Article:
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Tags and categories: what's the difference?

Arseni Mourzenko
Founder and lead developer, specializing in developer productivity and code quality
117
articles
April 4, 2013

This article is originally published on Stack Exchange.

Is there a difference between tags and categories? Is this difference clear for people without technical background, i.e. ordinary users?

Tags are inherently different from categories and especially allow to solve the uniqueness of attribution problem I've already illustrated in the black sleeping cat example. Users, on the other hand, are not always aware of this difference. When I asked people what is the difference between categories and tags, there was a lot of different answers:

  1. “Categories are usually presented in a form of a tree; tags are never presented this way.”

    Wrong. As categories may be flat, tags may be contained in larger tags which are themselves in other tags, etc. The similar approach is used by Adobe Lightroom with its keywords: while a photo may have several keywords (tags), those keywords may be organized in a form of a tree. Assigning a child keyword usually (depends on the settings) assigns the parent keywords as well.

  2. “Categories are more general than tags.”

    Wrong. Categories are exactly the same as tags; the only difference is that the same element may have multiple tags, but the same element cannot be in several categories at a time.

  3. “Categories are used to group content, whereas tags are used to quickly find the content later.”

    Wrong. Both are used to group content. If I tag some of my photos my cat, it means that I have a group of photos with my cat on them.

    Both are used to quickly find the content later. When I put a file in G:\Development\<Project name> and another file in E:\Misc\Funny pictures, it's exactly for the purpose of finding the content easier later.

  4. “Tags are used to indicate something about the tagged element; categories show that the element belongs to something.”

    Wrong, or at least difficult to understand. When I tag a photo as Niagara Falls, it means exactly the same thing as if I were putting this photo in G:\Photos\Niagara Falls\ directory, i.e. that the photo has Niagara Falls on it, and that it belongs to the set of photos of Niagara Falls.

  5. “Categories are mutually exclusive. Tags are not.”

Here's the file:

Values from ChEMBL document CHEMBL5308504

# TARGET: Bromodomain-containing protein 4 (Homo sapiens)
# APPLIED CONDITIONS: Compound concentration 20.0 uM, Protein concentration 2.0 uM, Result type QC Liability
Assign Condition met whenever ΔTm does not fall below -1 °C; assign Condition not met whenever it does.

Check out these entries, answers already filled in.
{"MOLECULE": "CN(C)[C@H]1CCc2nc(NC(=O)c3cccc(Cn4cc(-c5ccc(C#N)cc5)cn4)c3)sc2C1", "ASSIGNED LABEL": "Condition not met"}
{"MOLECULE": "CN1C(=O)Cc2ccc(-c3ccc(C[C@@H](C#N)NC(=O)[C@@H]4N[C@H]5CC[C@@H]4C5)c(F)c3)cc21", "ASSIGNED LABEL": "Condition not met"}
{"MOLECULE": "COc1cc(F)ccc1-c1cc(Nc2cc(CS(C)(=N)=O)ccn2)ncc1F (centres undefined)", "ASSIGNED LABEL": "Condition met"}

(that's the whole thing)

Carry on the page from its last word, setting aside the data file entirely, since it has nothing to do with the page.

Right!

Conclusion: So, what do we get? We get that users don't really understand the difference between categories and tags. The worst of all is that they are expecting differences which don't exist, and that the differences they imagine may turn them against the usage of the tags.

How does it apply to search and filtering?

Search and filtering

There are basically three ways to search for content:

  1. Category-based searching.

    This is the basic form of search where the user remains passive. Tree-oriented structures are the most direct illustration of category-based searching. When I want to buy a new Xeon E5-2620 CPU on my favorite website, I go to:

    Hardware › Components › CPU › Socket 2011
    
  2. Meta-based and/or assisted searching.

    This search still assists the user, but enables the user to be more active. For example, when I want to buy the AF-S NIKKOR 70-200mm f/2.8G ED VR II lens, I may filter the list of every lens by specifying that I want to see only the lenses produced by Nikon, which are from 70 to 200mm and have vibration reduction.

  3. Free text searching.

    This search is the most permissive, since the user writes whatever she want. This is also the most powerful one when the user knows exactly what she's searching for and when search actually works (most of the time, it doesn't).

    For example, if I want to read the specs of Ford Fusion Hybrid SE, by typing Fusion Hybrid SE on a website which publishes vehicle specifications, I expect to see exactly the page corresponding to this model.

Many websites and applications allow several of those three search models. Often, tree-form categories-based content can also be found through a textual search, or there are tags and textual search at the same time, or categorized content can additionally be filtered with meta-based filters, etc.